What Neil Armstrong got wrong
Space technology has changed the world—but not in the way the dreamers of the 1960s imagined it would
Fifty years after Neil Armstrong stepped onto the moon, it’s hard not to conclude that he got things backwards. The moon landing was a giant leap for a man—Armstrong’s life was forever changed—but, in hindsight, only a small step for mankind.
It’s not that putting people on the moon wasn’t a difficult collective achievement—it was. But getting to the moon has done little in the long run to change human society.
As Roger Launius, an eminent space historian, writes in his new book Apollo’s Legacy, “At a basic level, the president’s Apollo decision was to the United States what the pharaohs’ determination to build the pyramids was to Egypt.” Its most resonant impact is not a particular technology, but simply the metaphor: If we can put a man on the moon, why can’t we do X?
The “X’s” that usually come up in these discussions, such as figuring out how to solve climate change or poverty, “all have some potential for the application of technical solutions,” Launius notes. “But they are largely political and social problems.” And Apollo did not solve any political or social problems. Other “X’s”—say, curing cancer—depend on developing whole new forms of scientific knowledge.
By contrast, the success of the Apollo program, which at its peak employed 400,000 people, rested on good engineering management of myriad interdependent technical innovations, not on scientific revolutions. The Manhattan Project—which employed 125,000 and cost about a quarter as much as Apollo in inflation-adjusted dollars—changed the world far more by introducing the atomic bomb. That was a giant leap, though maybe not in such a good direction.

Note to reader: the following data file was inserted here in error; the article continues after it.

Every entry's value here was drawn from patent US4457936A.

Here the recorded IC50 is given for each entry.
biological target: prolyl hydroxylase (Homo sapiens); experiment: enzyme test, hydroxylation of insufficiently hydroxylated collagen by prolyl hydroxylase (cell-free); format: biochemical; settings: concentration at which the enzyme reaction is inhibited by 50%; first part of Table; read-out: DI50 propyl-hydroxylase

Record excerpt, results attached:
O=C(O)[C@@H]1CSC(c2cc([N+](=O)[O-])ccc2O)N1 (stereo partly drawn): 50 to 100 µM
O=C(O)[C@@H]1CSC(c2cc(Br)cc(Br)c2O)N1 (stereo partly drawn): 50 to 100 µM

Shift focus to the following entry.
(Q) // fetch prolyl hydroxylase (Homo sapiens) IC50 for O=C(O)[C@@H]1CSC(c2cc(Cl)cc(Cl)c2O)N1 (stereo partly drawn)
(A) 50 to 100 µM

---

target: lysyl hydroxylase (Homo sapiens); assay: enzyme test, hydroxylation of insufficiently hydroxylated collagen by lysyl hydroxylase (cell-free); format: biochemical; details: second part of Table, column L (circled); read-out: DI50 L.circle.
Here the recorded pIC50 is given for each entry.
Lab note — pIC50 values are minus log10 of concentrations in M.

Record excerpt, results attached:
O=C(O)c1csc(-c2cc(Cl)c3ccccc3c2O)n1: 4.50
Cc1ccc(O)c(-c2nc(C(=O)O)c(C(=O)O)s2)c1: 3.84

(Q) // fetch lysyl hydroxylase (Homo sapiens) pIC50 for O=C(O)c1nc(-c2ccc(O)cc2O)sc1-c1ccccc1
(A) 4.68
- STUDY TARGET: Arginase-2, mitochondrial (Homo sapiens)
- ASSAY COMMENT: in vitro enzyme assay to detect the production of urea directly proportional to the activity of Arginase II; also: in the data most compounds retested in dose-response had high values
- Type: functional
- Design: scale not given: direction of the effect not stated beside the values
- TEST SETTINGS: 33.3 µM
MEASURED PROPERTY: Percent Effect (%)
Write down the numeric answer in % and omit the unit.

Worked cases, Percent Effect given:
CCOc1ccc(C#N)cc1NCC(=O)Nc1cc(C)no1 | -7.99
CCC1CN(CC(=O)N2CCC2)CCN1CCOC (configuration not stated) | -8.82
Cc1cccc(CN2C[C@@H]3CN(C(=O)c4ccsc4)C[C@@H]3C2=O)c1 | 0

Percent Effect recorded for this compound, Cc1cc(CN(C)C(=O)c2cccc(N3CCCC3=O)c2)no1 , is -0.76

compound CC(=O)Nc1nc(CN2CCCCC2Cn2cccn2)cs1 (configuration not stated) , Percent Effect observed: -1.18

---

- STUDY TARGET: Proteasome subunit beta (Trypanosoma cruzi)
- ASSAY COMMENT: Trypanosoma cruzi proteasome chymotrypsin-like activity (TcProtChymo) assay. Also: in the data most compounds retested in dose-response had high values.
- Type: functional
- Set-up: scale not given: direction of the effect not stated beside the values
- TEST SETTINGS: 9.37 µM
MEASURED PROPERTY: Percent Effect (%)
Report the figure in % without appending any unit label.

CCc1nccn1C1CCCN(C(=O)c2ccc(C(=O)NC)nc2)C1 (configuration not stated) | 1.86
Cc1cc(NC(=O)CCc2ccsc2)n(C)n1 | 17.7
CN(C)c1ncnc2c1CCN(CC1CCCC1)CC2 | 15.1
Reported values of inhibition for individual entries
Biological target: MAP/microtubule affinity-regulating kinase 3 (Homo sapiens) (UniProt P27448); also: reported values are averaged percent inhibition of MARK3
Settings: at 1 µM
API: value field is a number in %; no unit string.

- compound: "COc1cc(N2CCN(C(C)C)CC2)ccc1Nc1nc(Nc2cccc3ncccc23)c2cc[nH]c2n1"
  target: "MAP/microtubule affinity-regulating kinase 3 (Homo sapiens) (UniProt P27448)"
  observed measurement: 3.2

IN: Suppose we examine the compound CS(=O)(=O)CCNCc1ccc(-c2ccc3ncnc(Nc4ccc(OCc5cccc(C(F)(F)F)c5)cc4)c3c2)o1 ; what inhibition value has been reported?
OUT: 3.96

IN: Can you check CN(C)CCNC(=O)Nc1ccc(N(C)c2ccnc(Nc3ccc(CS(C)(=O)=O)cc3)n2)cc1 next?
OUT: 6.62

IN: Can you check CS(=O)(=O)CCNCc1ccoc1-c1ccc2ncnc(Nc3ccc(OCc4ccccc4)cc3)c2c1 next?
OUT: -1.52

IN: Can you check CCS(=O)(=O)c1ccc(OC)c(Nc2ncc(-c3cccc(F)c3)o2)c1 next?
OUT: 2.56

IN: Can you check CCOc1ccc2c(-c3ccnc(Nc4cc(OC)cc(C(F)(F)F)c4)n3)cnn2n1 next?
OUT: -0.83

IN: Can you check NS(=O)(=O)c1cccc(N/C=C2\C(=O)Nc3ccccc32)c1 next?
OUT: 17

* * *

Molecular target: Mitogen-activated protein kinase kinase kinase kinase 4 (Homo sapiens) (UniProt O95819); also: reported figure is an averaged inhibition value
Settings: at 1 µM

What can be said for Apollo’s impact on humanity is that the management of complex technical systems it required is something we have indeed grown very, very good at. Modern airplanes and computers are incomprehensibly complex. And yet they work—not because of Apollo, but for the same reasons.
It is thanks to these sorts of systems that even though humanity hasn’t returned to the moon since 1972, there has been slow and steady progress in human spaceflight, remarkable robotic exploration of the solar system, and—perhaps most important—a profound reordering of life on Earth by satellites orbiting it.
To get a sense of how pervasive space activity has become, it helps to look at some statistics. Since 2000, the US, Russia, China, India, and Europe have launched large rockets successfully 1,125 times, and unsuccessfully only 39 times. That’s a failure rate of about 3.5%. Many, if not most, of these failures have come in the first few launches of a new model, which means that the failure rate for tried-and-tested rockets is even lower. By contrast, from Sputnik’s 1957 launch to July 1969, 20% of launches failed.
When Armstrong and Buzz Aldrin landed on the moon, 37 men and one woman, from the US and the USSR, had orbited the Earth. Today 495 men and 63 women have, from 40 or so countries. The space shuttle was inarguably a disaster: each flight was supposed to cost $10 million but ended up costing $1.6 billion. Fourteen people died when Columbia and Challenger were lost. And yet the shuttle carried far more people to space than any other vehicle. The International Space Station (ISS), too, is laughably over the originally promised budget, for negligible scientific return—but if human spaceflight eventually becomes common, the ISS data on how to keep people alive and healthy in space for long periods will begin to look valuable.